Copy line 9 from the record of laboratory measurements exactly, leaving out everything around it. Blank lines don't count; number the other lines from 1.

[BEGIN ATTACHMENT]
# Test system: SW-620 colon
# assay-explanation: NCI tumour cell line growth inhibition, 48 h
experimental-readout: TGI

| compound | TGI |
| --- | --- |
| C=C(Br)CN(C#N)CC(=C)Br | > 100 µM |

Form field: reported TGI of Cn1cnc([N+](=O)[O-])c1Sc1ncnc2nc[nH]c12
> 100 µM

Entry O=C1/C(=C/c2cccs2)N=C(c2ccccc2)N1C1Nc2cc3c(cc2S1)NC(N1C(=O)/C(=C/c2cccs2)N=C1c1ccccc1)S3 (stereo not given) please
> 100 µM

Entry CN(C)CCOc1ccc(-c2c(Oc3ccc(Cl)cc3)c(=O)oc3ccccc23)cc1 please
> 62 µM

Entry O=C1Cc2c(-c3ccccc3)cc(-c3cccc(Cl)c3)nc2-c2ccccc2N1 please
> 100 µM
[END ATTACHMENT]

Entry O=C1/C(=C/c2cccs2)N=C(c2ccccc2)N1C1Nc2cc3c(cc2S1)NC(N1C(=O)/C(=C/c2cccs2)N=C1c1ccccc1)S3 (stereo not given) please